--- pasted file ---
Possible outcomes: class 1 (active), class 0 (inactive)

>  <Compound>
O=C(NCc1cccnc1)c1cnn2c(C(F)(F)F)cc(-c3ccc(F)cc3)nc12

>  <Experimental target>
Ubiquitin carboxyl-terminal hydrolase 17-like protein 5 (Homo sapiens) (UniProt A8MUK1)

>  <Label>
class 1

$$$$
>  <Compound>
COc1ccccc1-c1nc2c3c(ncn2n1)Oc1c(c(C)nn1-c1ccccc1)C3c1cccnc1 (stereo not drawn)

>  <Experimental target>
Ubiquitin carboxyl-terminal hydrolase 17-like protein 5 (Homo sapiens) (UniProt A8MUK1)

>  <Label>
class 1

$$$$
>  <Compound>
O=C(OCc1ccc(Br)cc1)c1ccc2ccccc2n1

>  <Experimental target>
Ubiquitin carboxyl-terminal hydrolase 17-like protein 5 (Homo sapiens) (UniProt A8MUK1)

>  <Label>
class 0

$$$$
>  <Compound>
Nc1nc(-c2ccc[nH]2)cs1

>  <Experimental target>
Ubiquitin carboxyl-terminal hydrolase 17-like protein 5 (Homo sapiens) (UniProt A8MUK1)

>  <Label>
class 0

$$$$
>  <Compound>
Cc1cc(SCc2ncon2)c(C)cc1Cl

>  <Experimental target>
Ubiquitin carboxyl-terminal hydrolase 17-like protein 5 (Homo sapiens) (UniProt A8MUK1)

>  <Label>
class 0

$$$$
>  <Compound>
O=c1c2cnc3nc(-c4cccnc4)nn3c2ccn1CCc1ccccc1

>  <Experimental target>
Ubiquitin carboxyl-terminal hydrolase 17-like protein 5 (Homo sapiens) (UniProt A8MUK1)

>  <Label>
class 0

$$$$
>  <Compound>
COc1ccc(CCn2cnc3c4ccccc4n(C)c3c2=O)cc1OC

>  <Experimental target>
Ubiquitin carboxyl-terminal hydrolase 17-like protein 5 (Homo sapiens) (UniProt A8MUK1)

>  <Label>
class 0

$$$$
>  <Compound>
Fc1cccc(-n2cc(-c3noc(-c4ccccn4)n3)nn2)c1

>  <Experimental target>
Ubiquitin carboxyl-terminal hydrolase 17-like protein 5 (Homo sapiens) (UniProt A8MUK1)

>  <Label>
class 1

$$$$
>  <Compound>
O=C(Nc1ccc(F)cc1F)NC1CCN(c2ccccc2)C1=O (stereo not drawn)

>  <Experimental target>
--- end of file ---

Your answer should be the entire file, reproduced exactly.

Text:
Possible outcomes: class 1 (active), class 0 (inactive)

>  <Compound>
O=C(NCc1cccnc1)c1cnn2c(C(F)(F)F)cc(-c3ccc(F)cc3)nc12

>  <Experimental target>
Ubiquitin carboxyl-terminal hydrolase 17-like protein 5 (Homo sapiens) (UniProt A8MUK1)

>  <Label>
class 1

$$$$
>  <Compound>
COc1ccccc1-c1nc2c3c(ncn2n1)Oc1c(c(C)nn1-c1ccccc1)C3c1cccnc1 (stereo not drawn)

>  <Experimental target>
Ubiquitin carboxyl-terminal hydrolase 17-like protein 5 (Homo sapiens) (UniProt A8MUK1)

>  <Label>
class 1

$$$$
>  <Compound>
O=C(OCc1ccc(Br)cc1)c1ccc2ccccc2n1

>  <Experimental target>
Ubiquitin carboxyl-terminal hydrolase 17-like protein 5 (Homo sapiens) (UniProt A8MUK1)

>  <Label>
class 0

$$$$
>  <Compound>
Nc1nc(-c2ccc[nH]2)cs1

>  <Experimental target>
Ubiquitin carboxyl-terminal hydrolase 17-like protein 5 (Homo sapiens) (UniProt A8MUK1)

>  <Label>
class 0

$$$$
>  <Compound>
Cc1cc(SCc2ncon2)c(C)cc1Cl

>  <Experimental target>
Ubiquitin carboxyl-terminal hydrolase 17-like protein 5 (Homo sapiens) (UniProt A8MUK1)

>  <Label>
class 0

$$$$
>  <Compound>
O=c1c2cnc3nc(-c4cccnc4)nn3c2ccn1CCc1ccccc1

>  <Experimental target>
Ubiquitin carboxyl-terminal hydrolase 17-like protein 5 (Homo sapiens) (UniProt A8MUK1)

>  <Label>
class 0

$$$$
>  <Compound>
COc1ccc(CCn2cnc3c4ccccc4n(C)c3c2=O)cc1OC

>  <Experimental target>
Ubiquitin carboxyl-terminal hydrolase 17-like protein 5 (Homo sapiens) (UniProt A8MUK1)

>  <Label>
class 0

$$$$
>  <Compound>
Fc1cccc(-n2cc(-c3noc(-c4ccccn4)n3)nn2)c1

>  <Experimental target>
Ubiquitin carboxyl-terminal hydrolase 17-like protein 5 (Homo sapiens) (UniProt A8MUK1)

>  <Label>
class 1

$$$$
>  <Compound>
O=C(Nc1ccc(F)cc1F)NC1CCN(c2ccccc2)C1=O (stereo not drawn)

>  <Experimental target>